Guest Editorial: Music Ed in Crisis

Mike Lawson • Commentary • February 11, 2014

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Teachers must take control of the future of their programs

These are trying times for music educators. Our state and local governments are suffering from severe financial shortfalls, which have resulted in severe budget cuts. The brunt of these cuts is falling on public service institutions, particularly our public schools. In some cases, funding cuts are endangering the very existence of music education programs in our schools.

The largest source of funding for public schools comes from property taxes. In the current recession, people find themselves in financial crisis. People are not buying homes and, in too many cases, they are abandoning or losing their homes to foreclosure. In this type of fiscal environment, state and local governments do not collect the revenue necessary to properly fund local public schools. The unfortunate reality is this: state and federal money to schools continues to decrease. Yet the cost of operating schools continues to rise.


The Sad Truth

If a school does not recognize the value of music education, the risk of music suffering serious budget cuts is heightened. Too often, school leaders and parents lack a true understanding of the importance of music education in a child’s development.

Music education provides both private and public benefits.


Private Benefits:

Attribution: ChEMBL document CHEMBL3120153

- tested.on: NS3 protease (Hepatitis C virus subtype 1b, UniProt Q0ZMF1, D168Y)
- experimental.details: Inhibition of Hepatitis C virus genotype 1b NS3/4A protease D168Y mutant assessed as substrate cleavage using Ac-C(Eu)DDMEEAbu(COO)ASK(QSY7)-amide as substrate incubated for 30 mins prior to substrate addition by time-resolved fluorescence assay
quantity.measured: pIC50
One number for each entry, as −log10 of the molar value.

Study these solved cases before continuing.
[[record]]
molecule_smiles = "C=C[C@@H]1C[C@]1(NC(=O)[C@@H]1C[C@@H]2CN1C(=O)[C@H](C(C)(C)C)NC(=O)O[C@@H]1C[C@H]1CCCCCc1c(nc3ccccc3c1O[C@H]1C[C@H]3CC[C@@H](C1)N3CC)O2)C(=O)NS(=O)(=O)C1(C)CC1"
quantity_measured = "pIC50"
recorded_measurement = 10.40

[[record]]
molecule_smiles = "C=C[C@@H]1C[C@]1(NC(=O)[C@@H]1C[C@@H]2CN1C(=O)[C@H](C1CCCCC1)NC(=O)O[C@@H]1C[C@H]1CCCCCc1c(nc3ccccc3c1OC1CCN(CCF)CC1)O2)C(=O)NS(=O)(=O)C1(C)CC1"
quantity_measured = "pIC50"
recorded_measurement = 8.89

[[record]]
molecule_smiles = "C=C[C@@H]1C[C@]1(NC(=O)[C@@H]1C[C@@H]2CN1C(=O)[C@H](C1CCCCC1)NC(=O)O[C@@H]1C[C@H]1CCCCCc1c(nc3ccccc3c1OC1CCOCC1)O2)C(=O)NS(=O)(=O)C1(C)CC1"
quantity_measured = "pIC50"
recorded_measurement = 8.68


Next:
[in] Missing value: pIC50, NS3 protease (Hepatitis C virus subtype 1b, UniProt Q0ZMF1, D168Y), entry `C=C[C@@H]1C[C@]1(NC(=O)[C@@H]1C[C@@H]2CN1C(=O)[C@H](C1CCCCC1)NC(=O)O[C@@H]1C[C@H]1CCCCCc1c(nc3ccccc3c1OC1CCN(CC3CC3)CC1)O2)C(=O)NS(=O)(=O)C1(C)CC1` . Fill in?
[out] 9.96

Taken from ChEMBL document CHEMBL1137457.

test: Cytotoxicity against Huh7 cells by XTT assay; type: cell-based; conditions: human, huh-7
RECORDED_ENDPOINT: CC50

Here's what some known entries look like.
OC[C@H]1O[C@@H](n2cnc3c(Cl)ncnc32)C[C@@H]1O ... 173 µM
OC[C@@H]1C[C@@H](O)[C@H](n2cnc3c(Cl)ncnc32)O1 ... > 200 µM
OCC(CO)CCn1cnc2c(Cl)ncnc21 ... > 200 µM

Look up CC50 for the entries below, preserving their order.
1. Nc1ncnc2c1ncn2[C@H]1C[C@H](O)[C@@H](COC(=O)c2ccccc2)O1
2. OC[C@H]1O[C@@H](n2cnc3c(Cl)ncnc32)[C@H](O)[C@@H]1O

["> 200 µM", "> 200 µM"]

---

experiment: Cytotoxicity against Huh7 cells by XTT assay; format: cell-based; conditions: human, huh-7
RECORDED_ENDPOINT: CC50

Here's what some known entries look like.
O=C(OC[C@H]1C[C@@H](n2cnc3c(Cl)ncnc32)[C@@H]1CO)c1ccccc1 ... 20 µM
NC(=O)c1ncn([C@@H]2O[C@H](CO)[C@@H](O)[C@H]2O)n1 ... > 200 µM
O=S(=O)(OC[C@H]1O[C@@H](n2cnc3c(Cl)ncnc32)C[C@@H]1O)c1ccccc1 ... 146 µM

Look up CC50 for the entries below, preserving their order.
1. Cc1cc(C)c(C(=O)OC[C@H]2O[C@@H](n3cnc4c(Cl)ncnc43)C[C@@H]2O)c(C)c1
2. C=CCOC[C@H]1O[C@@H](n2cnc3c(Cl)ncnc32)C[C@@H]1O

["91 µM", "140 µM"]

·       Enriches the quality of children’s lives

·       Promotes cultural awareness

·       Creates social bonds

·       Makes schools better places to learn

·       Promotes pride of accomplishment


Public Benefits:

·       Promotes responsibility

·       Raises student achievement

·       Develops self-discipline

·       Develops greater tolerance

·       Provides constructive entertainment


In the current state of economic recession, public schools are losing a significant portion of their funding. This forces school districts to make serious choices about program funding. A loss in funding too often translates into less money to support elective courses in music. Program cuts of this nature are usually accompanied by layoffs and job cuts.

It is sad but true that students attending wealthier school districts have a greater opportunity for a well rounded, balanced education than lower income school districts. Recent legislation, with its obsessive focus on testing in reading and math, has disqualified some students from participation in elective music programs and has left little time in an already overcrowded school day for music.

According to The National Assessment of Educational Programs in the Arts, student exposure to the arts education in schools has steadily declined since 1997. It is not uncommon today to see the elimination of elementary instrumental programs, district-wide string orchestra programs, grade-level choruses, and theory classes. It is estimated that a majority of Fine Arts Departments in public schools have adopted funding and/or program cuts since 2010. Everything except core academic subjects is starting to be considered a perk.

In spite of all the concern and outrage over increasing taxes and proposed program cuts, public response has not stopped the erosion of music education programs. We as music educators have miscalculated public response. There has been no universal public outcry about defunding music education. We must not mistake concern and sympathy for advocacy.

Result: When school budgets need to be cut, music programs and music teachers are the first to go!